Commuters Using Alternative Means to Reach Metro Stations

By Amy Gardner
Washington Post Staff Writer
Thursday, May 21, 2009

Bad luck put Haydee Moore, 60, on Fairfax Connector Bus No. 621 from her home in Penderbrook to the Vienna Metro station last week, after her car had broken down.

But bad luck turned to good when she discovered how comfortable the 45-minute ride was, how much easier it was than staking out the always-full Park-and-Ride lot at the station, and how much cheaper it was than paying the $5 daily parking fee.

"The bus is beautiful," Moore said as she prepared to board a train to Metro Center, where she works as a makeup artist and cosmetics marketer in a department store. Moore's car is fixed, but she has no plans to return to her old commute, she said.

Regional leaders are celebrating such stories, which they say reflect a growing trend among the Washington region's commuters of leaving their cars home, even for the short trip to the Metro station.

The numbers back them up, particularly at end-of-the-line stations such as Vienna, Huntington and Franconia-Springfield, which were designed with ample parking to serve far-flung passengers who drive to the train. Although ridership has increased steadily this year at all nine of the area's end-of-line Metro stations, parking usage actually has declined slightly overall, according to Metro statistics.

"All over, people are taking transit more," said Fairfax Supervisor Catherine M. Hudgins (D-Hunter Mill), who also serves on the Metro board. "When gas prices went up, people said, 'You know, there's a viable alternative.' "

Several factors have enabled more commuters to reach the train without their car. Local and regional bus lines, such as Metro, the Fairfax Connector and Loudoun County Transit, have increased service in recent years, enabling more commuters to take the bus to the train from neighborhoods not otherwise within reach.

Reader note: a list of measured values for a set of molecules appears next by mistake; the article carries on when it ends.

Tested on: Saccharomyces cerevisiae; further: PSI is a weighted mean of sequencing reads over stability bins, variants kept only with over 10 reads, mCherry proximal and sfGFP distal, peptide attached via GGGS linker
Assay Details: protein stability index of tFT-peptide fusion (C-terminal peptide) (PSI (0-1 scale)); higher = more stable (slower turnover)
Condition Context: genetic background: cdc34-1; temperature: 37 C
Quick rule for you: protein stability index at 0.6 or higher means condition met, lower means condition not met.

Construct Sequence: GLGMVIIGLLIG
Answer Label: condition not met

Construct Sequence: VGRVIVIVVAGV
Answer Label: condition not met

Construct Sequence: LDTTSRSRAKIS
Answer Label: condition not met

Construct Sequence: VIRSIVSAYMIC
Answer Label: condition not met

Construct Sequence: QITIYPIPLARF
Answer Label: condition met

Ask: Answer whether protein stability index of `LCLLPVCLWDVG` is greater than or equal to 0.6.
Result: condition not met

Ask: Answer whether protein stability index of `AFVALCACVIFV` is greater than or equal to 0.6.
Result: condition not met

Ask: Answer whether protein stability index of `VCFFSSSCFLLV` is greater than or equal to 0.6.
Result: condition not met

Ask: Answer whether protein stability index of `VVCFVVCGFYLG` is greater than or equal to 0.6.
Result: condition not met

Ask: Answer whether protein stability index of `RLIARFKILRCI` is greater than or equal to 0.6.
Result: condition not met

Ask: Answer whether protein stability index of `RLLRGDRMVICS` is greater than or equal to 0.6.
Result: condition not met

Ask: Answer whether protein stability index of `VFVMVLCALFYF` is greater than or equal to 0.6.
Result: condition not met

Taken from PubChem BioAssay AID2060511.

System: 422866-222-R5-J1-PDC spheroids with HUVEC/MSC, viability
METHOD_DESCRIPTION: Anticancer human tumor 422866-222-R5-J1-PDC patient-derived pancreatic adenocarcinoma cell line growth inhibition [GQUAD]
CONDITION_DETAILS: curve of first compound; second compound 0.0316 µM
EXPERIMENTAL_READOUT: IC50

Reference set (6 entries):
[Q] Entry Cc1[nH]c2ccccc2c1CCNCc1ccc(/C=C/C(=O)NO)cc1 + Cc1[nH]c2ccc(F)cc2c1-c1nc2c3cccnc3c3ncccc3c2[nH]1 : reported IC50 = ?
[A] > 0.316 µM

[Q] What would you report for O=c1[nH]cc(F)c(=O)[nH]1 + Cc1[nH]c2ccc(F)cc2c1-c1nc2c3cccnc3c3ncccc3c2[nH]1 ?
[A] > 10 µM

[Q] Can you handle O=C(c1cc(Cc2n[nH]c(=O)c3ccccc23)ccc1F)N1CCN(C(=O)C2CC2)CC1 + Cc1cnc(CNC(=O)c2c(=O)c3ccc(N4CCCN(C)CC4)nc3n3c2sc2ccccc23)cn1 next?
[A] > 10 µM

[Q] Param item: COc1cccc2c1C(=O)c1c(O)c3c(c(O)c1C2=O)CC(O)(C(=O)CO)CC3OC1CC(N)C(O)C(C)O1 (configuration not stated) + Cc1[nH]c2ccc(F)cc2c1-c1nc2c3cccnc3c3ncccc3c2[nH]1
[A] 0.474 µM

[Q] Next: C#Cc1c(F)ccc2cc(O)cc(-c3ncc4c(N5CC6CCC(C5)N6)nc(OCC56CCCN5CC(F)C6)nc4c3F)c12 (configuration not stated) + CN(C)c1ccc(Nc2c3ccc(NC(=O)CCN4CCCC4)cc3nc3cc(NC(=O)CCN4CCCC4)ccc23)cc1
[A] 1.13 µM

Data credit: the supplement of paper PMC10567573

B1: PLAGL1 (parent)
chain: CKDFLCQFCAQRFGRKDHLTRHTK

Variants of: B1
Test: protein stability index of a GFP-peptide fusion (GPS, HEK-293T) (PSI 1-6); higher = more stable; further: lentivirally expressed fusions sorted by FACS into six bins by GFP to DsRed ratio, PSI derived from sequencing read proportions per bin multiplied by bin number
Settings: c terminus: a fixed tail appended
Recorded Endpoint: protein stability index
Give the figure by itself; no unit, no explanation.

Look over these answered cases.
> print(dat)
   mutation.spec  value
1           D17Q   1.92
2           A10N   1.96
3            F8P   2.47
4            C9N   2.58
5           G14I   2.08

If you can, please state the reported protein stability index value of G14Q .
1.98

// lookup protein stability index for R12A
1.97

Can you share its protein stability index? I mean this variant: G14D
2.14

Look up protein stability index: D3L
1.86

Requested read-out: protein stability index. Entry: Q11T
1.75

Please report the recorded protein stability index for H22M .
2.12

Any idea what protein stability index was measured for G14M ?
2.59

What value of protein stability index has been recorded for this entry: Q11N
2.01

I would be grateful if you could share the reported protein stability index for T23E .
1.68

And more new housing developments are clustered around train stations, such as the not-yet-completed MetroWest community south of the Vienna platform, enabling commuters to walk from their doorstep onto the train.

Last year, Metro raised parking fees, which are $4.50 or higher.

"I think that's the threshold where people are saying, 'Well, maybe I'll take the bus or carpool,' " Hudgins said. "That's a good thing from the standpoint that there's only so much parking that you can build."

Ridership and parking statistics aren't the only numbers suggesting that commuting patterns are changing, Metro officials said.

In addition, recent Federal Highway Administration statistics show that across the nation, Americans are driving less. In January, for example, Americans drove 7 billion fewer vehicle miles over the same month last year, a 3.1 percent drop.

Most experts attribute the drop to higher fuel costs as well as the recession. But they are heartened that vehicle miles traveled have continued to decrease and transit trips have continued to rise, even as gas prices have come back down.

"It's a national trend," said Stewart Schwartz, executive director of the District-based Coalition for Smarter Growth. "It started with higher gas prices, and a lot of it has stayed as transit ridership has stayed high. People are realizing with higher gas prices how much of their budgets were going to transportation."

Robert Allen, 18, a senior at Oakton High School, walks to the Metro station nearly every day from his home in the Circle Woods neighborhood of Fairfax County, on his way to his part-time, after-school bank teller job in Ballston. It's not so much fun in the winter or the rain, he said. But it beats the daily parking charge.

"The parking's, like, five bucks," he said recently. "And anyway, at this time of day, you're not going to get a spot anyway. It's really rare."


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